There is definitely a pretty big challenge that comes with taking on a series that is meant to reboot and modernize a familiar character. Especially when one has to do so within just the space of six issues, trying to weave between the origin-type moments, quieter character moments, and making sure to close out the main overall action part of the story.
So far Static: Season One from Vita Ayala, Nikolas Draper-Ivey, Chriscross, and Andworld Design makes this challenge look pretty easy.
Virgil Hawkins/Static and his supporting cast/antagonists are characters that are very familiar to a generation of comic readers from the ’90s and then for those that liked the Static Shock animated series from the early 2000s. Virgil’s time in the public eye since then has been spotty with some attempts to bring him into DC stuff before and during the New 52 era that didn’t go very far. All of that is put aside now as various parts of the character and world that were liked/beloved are seamlessly weaved into a version of Milestone Comics that could be taking place right now today in our world.
Ayala is truly one of the best writers around when it comes to character work/moments, and this issue truly showcases that as they allow us to get to know Virgil some more as he does the hero costume building sequence and has some great conversations with family and friends. Even the really heavy action scenes with the police tell us a lot about Virgil and about this world.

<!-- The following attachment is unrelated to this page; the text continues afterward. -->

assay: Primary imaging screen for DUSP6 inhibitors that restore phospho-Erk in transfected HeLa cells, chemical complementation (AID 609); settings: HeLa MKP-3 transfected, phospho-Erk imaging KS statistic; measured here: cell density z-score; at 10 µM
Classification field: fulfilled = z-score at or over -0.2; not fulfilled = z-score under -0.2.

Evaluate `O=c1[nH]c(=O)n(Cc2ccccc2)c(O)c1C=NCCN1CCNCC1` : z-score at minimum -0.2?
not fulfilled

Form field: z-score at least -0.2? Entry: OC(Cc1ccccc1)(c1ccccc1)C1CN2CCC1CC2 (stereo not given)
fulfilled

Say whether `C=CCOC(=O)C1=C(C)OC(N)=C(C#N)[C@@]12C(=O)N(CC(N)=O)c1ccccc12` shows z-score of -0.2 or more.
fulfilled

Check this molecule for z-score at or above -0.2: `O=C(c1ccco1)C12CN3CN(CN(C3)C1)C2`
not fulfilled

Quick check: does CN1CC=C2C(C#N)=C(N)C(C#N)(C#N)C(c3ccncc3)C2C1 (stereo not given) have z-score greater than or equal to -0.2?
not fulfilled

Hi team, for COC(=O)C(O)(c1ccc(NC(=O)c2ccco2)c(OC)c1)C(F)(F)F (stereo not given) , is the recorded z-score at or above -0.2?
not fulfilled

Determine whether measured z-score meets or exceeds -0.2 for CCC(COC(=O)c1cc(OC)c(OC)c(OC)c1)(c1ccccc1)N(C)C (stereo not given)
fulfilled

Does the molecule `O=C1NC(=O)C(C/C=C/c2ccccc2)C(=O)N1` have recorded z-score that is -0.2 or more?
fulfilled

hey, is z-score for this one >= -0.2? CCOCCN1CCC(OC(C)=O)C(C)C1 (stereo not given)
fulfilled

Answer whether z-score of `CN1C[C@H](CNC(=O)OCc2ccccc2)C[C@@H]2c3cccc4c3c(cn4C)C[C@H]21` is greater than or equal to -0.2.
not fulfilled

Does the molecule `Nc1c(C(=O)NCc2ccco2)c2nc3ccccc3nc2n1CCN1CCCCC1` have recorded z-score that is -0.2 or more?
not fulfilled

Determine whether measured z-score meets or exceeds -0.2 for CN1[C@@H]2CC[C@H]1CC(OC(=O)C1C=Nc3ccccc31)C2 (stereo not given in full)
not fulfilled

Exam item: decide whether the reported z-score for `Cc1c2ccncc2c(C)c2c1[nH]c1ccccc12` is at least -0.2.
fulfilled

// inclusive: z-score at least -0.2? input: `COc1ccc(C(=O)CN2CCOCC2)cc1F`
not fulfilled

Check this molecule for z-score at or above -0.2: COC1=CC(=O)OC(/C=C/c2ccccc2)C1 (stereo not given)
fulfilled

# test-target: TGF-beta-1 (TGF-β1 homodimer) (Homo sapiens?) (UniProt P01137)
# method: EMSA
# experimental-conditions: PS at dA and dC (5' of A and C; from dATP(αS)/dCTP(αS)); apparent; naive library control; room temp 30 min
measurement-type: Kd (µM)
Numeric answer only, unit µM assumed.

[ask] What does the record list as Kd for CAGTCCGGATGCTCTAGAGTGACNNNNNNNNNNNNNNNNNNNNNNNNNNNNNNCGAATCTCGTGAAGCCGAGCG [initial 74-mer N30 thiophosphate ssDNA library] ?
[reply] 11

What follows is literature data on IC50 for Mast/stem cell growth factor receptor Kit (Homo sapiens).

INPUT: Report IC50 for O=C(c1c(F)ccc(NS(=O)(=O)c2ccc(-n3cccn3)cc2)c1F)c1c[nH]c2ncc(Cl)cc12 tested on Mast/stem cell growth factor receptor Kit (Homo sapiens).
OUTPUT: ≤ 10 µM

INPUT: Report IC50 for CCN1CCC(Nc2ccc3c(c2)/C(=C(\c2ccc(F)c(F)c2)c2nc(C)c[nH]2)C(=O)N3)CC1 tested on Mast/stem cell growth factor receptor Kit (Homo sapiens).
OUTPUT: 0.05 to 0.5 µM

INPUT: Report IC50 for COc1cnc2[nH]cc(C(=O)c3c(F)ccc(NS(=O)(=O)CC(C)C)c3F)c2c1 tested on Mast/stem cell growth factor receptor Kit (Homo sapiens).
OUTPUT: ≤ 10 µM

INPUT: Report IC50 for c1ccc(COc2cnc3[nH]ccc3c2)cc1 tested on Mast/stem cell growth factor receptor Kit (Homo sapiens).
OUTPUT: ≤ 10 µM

Just like various scenes allow us to really get to know some of the others in Virgil’s world like Darius and Daisy and does some really interesting stuff with Hotstreak. There is a ton that comes at you in this issue, a lot of that middle of the arc world-building, but it never feels overwhelming or off-putting. Every page is dripping with character and details that just make one want to read even more.
Credit for this also goes to Andworld Design on the lettering front. All that world-building has to be communicated on the page and they make sure that it flows through the panels, never being too much to take away from what else is happening in the panel. Everything on the page does its part to relate the story, and the dialogue and artwork are a powerful duo that are at their best when they are in perfect sync.
On the art front, this issue did something a bit different than the last one. Rather than being on all of the pages, Draper-Ivey worked on the first twelve pages of the issue while Chriscross and colorist Will Quintana took on pages 13-20. There is a definite change in the appearance of the world and the characters between the pages, but it’s a minor one. Not the type of change that throws the reader off or changes the issue tone or anything of that nature.
It all works really well because there is still very kinetic energy to the pages and the same weight that was felt in the first two issues. What both sets of pages do extremely well is this wonderful blend of light and shadows that made the last issues stand out in so many great ways. There are some really stand-out pages that are not afraid of just being bright popping colorful pages which is always a delight to see in comics. Yet there is still a ‘heaviness’ to them as the shadows are still there keeping it in the ‘real world outside your window’ sort of space.
Static: Season One #3 is now on sale in print and digitally from DC Comics.
The post Rebirth Of The Cool: Reviewing ‘Static: Season One’ #3 first appeared on COMICON.
There is definitely a pretty big challenge that comes with taking on a series that is meant to reboot and
The post Rebirth Of The Cool: Reviewing ‘Static: Season One’ #3 first appeared on COMICON.COMICONRead More